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Published March 06, 2010, 12:00 AM

Storage facility loan program to be discussed during Ag Show

WILLMAR — During this year’s Willmar Ag Show, farmers and representatives from businesses that sell and install grain storage bins, grain dryers or grain handling equipment will have two opportunities to learn how the 2008 farm bill modified and expanded the U.S. Department of Agriculture’s Farm Storage Facility Loan program.

By: Wes Nelson, USDA Farm Service Agency , West Central Tribune

WILLMAR — During this year’s Willmar Ag Show, farmers and representatives from businesses that sell and install grain storage bins, grain dryers or grain handling equipment will have two opportunities to learn how the 2008 farm bill modified and expanded the U.S. Department of Agriculture’s Farm Storage Facility Loan program.

The seminars, which will take place at the Willmar Civic Center, will be presented by me at 2:30 p.m. Tuesday and again at 1:30 p.m. Wednesday.

Modifications made to the loan program include: an increase in maximum loan amounts; the availability of extended loan terms; and an expanded list of commodities and crops that will qualify for the program.

Previously, the maximum loan amount, including the remaining balance on any other outstanding Farm Storage Facility loans, was limited to $100,000. Under the new provisions, the maximum loan amount was increased to $500,000.

As in the past, any loans in excess of $50,000 will require additional security. The additional security can consist of either a first lien on the underlying real estate or another form of security, such as a guaranteed letter of credit that meets the approval of USDA.

Previously, loan terms were limited to a maximum of seven years. Under the new provisions, loan terms of seven, 10 or 12 years are available depending on the amount of the loan. However, the interest rate in effect for each term may be different, based on the rate at which USDA borrows from the Treasury Department.

The new farm bill also expanded the list of Farm Storage Facility Loan-eligible commodities. In addition to the typical grain crops of corn, soybeans and small grains, the list of eligible commodities now includes hay, fruit and vegetable crops, and a wide variety of renewable biomass crops.

Farmers have until March 15 to qualify for disaster programs

With the passage of the 2008 farm bill, crop and livestock producers can qualify for two new permanent disaster programs. Those programs include the Supplemental Revenue Assistance Program and the Livestock Forage Program.

The 2008 farm bill authorizes payments to farmers and ranchers with crop production or quality losses under the revenue program, and grazing losses under the forage program.

While there is no sign-up or application period, producers who wish to have the protection provided by these disaster programs for the 2010 crop year will need to have federal crop insurance coverage on all their insurable crops, or a Noninsured Disaster Assistance Program policy for any uninsurable crops. The deadline to purchase either crop insurance or NAP coverage for Minnesota’s spring seeded crops is March 15.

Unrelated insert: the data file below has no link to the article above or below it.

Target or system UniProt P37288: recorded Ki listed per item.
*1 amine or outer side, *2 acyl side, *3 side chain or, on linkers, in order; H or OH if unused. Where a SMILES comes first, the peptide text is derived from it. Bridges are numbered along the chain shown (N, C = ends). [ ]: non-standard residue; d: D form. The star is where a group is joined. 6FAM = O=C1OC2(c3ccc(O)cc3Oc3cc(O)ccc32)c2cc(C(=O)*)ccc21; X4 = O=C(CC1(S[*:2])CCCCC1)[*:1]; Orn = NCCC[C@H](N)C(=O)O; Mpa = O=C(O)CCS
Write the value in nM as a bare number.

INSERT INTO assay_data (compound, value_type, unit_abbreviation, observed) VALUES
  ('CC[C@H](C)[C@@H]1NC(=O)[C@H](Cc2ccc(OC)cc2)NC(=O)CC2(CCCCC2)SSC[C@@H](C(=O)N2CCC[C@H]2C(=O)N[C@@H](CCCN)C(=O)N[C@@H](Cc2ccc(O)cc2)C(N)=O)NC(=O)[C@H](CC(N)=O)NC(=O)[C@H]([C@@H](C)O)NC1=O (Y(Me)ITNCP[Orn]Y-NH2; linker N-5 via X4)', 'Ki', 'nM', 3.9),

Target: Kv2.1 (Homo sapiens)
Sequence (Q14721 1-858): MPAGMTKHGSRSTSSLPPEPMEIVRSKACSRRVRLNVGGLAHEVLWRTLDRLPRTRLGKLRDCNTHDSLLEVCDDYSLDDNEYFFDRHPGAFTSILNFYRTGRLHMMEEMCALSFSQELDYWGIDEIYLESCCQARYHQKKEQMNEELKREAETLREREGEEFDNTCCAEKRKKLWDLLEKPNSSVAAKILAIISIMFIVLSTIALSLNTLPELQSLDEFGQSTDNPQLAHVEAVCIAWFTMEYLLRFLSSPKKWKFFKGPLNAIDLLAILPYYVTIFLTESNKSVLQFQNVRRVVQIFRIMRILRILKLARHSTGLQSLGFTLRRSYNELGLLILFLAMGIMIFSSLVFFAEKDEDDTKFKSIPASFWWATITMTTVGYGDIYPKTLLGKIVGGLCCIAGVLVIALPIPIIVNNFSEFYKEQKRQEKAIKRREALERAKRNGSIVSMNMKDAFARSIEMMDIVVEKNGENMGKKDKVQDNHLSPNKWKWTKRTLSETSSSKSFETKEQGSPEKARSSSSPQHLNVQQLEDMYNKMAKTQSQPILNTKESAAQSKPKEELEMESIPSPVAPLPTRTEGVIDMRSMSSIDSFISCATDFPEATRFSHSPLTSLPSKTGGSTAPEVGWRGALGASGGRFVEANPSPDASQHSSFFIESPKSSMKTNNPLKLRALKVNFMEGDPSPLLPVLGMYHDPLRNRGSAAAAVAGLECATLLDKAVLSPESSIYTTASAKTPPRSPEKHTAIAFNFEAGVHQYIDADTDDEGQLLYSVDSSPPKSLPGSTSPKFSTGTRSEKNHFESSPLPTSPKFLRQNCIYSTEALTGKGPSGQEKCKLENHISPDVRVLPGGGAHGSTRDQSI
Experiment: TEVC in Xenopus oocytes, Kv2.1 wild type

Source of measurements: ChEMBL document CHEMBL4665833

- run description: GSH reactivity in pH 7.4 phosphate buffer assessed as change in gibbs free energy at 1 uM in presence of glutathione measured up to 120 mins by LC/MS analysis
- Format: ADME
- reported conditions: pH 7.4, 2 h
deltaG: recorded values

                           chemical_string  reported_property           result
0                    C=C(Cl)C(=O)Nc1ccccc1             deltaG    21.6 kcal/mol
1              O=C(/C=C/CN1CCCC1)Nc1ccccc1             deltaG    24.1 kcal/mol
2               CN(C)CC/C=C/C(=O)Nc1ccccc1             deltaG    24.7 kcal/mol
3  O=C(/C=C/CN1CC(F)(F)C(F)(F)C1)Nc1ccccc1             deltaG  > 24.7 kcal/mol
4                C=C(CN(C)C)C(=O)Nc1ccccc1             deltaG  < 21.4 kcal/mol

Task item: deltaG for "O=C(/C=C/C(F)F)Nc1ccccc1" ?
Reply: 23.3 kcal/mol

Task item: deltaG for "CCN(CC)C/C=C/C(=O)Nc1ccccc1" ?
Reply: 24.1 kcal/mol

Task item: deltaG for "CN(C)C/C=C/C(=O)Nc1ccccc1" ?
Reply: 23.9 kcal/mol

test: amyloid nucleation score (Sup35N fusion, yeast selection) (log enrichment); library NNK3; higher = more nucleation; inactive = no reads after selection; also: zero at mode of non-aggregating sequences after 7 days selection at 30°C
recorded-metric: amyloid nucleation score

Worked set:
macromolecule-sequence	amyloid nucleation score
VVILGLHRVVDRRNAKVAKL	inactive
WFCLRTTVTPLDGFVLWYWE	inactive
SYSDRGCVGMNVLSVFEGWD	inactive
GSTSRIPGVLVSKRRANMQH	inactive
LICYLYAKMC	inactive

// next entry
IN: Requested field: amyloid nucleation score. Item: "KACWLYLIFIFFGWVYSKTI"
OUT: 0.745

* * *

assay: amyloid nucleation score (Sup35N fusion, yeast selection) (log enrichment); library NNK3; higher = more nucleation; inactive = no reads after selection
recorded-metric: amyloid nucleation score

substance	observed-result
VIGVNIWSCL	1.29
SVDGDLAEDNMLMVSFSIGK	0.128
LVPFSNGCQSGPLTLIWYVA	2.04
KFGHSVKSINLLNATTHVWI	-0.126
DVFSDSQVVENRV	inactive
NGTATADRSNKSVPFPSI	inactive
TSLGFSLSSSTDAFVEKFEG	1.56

Generally, the requirement to have either crop insurance or NAP coverage for the 2010 crop year applies to all land and crops that a producer has an interest in, including land located in other counties. However, since the enactment of the farm bill, Congress has authorized the following exceptions to this policy.

To be eligible for the Supplemental Revenue Assistance Program, producers are no longer required to obtain crop insurance or NAP coverage for crops intended for grazing or pasture use. However, to remain eligible for the Livestock Forage Program, insurance or NAP coverage on grazing or pasture acres will be required.

Producers can also waive the crop insurance or NAP coverage requirement for a crop if the NAP fee exceeds 10 percent of the value of NAP coverage, or if the crop is not considered economically significant. An economically significant crop is defined as any crop that is expected to contribute five percent or more of the total expected value of all crops grown by the producer.

NAP application deadline is March 15

The Noninsured Disaster Assistance Program provides protection from weather-related losses for virtually all crops produced commercially that cannot be insured under the federal crop insurance program.

In addition to losses directly related to severe weather conditions, the program also provides coverage for losses resulting from insect infestations and plant diseases if their occurrence was the result of damaging weather conditions. Coverage for prevented planting is also provided if more than 35 percent of the crop is affected.

To be eligible for coverage, producers must pay the required service fee by the application deadline. The deadline to apply for coverage on pasture and spring seeded crops, including vegetables, is March 15.

The service fee for coverage is $250 per crop, per county, not to exceed $750 per county. In addition, the service fees cannot exceed $1,875 per producer for all counties where crops are produced.

Producers can qualify for payments if severe weather conditions result in a reduction of the producer’s expected production by more than 50 percent. Lost production eligible for payment is paid at 55 percent of the value of the crop, as determined by USDA.

Wes Nelson is executive director of the USDA Farm Service Agency in Kandiyohi County.

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